Shortly after their White House meeting, President Obama endorsed Secretary Hillary Clinton in a video for her campaign in which he also praised the campaign of Bernie Sanders. Obama Endorses Hillary Clinton, and Urges Democrats to Unite:

President Obama told Senator Bernie Sanders in an Oval Office meeting on Thursday to channel the energy of his presidential campaign’s millions of supporters behind Hillary Clinton, and said that Mr. Sanders would play a central role in shaping the Democratic agenda if he did.

Less than an hour and a half later, Mr. Obama, who had tried to remain neutral in the race between Mr. Sanders and Mrs. Clinton, formally endorsed her.

Moving swiftly to unite his party after a primary campaign that has left many of Mr. Sanders’s supporters bitter and disillusioned, Mr. Obama, according to his aides, tried to mollify the maverick senator while prodding him to reorient his efforts against Mrs. Clinton into a broader bid to help Democrats in November.

There was no hint after the meeting that Mr. Sanders intended to challenge Mrs. Clinton for the nomination at next month’s convention, but hours later at a rally in Washington he urged voters there to go to the polls in their primary on Tuesday and to keep pushing for a political revolution.

After the White House meeting, Mr. Sanders vowed to take the ideas that have animated his campaign — addressing poverty and income inequality, increasing Social Security benefits, and reducing the role of money in politics — to the convention.

But he also announced plans to meet soon with Mrs. Clinton to discuss ways they could work together to defeat Donald J. Trump, the presumptive Republican presidential nominee.

The meeting was the set piece of a day of choreographed political theater in which Democrats treated Mr. Sanders to a visit only slightly less elaborate than that of a head of state. The White House made sure that cameras were positioned to capture the president and the vanquished Vermonter strolling animatedly along the White House colonnade to the Oval Office for their meeting. Later, Mr. Sanders met with the Senate Democratic leadership before zooming up Massachusetts Avenue for an audience with Vice President Joseph R. Biden Jr. at his residence at the Naval Observatory.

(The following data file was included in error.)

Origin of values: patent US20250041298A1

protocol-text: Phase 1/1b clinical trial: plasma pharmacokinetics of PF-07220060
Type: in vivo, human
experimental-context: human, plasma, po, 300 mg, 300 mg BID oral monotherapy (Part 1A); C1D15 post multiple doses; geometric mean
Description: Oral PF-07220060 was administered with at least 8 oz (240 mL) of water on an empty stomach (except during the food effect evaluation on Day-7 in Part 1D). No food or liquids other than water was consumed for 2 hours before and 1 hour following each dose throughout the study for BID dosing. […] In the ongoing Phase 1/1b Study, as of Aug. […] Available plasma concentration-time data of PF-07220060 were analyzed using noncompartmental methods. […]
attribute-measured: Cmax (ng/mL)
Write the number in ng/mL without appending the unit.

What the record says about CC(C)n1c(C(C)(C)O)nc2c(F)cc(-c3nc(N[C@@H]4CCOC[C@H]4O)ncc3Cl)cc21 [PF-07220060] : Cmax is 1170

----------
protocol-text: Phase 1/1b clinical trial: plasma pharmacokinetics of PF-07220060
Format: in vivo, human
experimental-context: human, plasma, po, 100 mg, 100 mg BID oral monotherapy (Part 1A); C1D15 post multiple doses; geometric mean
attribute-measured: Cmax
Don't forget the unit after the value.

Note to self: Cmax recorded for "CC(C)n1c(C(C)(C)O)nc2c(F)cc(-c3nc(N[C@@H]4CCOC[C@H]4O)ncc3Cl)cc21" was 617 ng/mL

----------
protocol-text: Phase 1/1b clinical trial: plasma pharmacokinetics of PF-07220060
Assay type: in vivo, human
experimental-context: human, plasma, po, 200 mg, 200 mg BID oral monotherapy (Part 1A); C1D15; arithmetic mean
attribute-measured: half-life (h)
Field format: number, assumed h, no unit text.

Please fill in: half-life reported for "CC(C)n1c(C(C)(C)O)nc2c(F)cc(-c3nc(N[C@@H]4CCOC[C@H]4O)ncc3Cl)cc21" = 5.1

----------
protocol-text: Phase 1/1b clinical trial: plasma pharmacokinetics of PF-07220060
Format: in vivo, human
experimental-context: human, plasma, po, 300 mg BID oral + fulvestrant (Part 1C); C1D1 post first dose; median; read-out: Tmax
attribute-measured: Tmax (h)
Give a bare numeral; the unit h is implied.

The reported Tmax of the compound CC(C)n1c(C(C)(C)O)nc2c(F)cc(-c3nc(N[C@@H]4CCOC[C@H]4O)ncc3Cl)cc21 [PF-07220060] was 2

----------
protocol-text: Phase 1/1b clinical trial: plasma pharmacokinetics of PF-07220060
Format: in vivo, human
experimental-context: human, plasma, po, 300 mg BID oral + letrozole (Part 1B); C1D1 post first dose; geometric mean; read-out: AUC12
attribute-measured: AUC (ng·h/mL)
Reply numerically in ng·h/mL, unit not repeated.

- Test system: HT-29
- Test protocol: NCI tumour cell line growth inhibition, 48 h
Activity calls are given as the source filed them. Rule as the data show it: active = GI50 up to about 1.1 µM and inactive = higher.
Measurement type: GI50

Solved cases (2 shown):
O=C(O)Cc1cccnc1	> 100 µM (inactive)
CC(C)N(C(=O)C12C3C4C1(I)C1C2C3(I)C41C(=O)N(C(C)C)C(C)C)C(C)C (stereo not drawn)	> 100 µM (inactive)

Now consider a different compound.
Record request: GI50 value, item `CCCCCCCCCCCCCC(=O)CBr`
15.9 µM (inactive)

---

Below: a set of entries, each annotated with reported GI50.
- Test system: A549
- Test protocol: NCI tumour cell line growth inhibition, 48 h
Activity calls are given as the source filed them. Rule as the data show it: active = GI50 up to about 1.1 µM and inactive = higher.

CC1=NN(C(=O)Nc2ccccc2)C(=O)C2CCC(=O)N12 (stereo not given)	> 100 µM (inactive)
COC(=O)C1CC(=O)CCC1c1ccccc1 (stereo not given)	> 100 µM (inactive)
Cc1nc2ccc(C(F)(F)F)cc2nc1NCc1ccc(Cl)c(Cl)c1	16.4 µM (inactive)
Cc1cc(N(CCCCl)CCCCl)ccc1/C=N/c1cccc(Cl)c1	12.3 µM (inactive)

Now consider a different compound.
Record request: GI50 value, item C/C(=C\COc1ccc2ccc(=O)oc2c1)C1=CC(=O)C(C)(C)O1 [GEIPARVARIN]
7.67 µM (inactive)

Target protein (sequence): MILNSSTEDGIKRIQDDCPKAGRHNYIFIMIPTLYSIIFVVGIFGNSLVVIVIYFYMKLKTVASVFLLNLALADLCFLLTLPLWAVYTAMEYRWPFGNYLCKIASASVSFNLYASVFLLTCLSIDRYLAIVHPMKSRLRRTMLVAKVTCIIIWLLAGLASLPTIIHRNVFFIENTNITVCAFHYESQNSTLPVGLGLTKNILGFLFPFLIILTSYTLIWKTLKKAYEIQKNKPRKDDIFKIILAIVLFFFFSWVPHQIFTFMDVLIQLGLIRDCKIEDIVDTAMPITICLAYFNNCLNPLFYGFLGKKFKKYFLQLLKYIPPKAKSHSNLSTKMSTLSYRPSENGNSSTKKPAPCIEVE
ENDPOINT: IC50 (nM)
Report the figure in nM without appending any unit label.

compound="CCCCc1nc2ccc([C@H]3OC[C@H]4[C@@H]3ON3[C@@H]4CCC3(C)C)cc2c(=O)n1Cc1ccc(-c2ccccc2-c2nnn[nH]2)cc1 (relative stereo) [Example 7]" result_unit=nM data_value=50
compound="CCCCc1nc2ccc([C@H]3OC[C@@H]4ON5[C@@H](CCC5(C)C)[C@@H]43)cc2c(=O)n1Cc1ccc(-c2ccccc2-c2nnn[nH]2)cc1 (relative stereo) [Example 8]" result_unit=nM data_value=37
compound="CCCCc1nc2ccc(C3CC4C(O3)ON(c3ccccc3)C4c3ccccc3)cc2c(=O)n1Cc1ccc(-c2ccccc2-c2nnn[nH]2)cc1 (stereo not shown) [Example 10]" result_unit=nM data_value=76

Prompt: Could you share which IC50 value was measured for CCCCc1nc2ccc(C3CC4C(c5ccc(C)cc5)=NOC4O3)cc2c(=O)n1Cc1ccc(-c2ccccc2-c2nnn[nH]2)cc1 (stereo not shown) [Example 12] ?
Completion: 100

* * *

ObamaIn a video posted on her campaign’s Facebook page shortly after Mr. Sanders departed the White House grounds to visit the Capitol, Mr. Obama described Mrs. Clinton as the most qualified candidate to seek the White House, and implored Democrats to come together to elect her after a divisive party primary.

“I don’t think there’s ever been someone so qualified to hold this office,” Mr. Obama said in the three-minute statement.

Mr. Obama has made no secret of his desire to play an active role in the race to succeed him. “I’m with her, I am fired up, and I cannot wait to get out there to campaign for Hillary,” Mr. Obama said in the video.

Mrs. Clinton immediately announced that she and the president would hold their first joint campaign appearance of the 2016 race on Wednesday in Green Bay, Wis., the start of what White House officials said would be an intense campaign push for Mr. Obama that will culminate in near-daily appearances as the November election draws nearer.

* * *

The president had been circumspect about declaring the race finished, even after Mrs. Clinton captured sufficient delegates in primaries on Tuesday to clinch the Democratic nomination. On Thursday, he congratulated her on “making history” and said he had personally witnessed her qualifications for the Oval Office.

“She’s got the courage, the compassion and the heart to get the job done,” he said. “I have seen her judgment, I’ve seen her toughness, I’ve seen her commitment to our values up close.”

Mr. Obama also praised Mr. Sanders for what he called an “incredible campaign.” He said the Vermont senator’s emphasis on addressing income inequality, reducing the influence of money in politics and bringing young people into the political process would strengthen the party.

In their Oval Office meeting, White House officials said, Mr. Obama told Mr. Sanders that he could play a valuable role in re-energizing the party by supporting Democrats in races across the country this year, and use the influence he has amassed in his campaign to press his agenda forward in the Senate.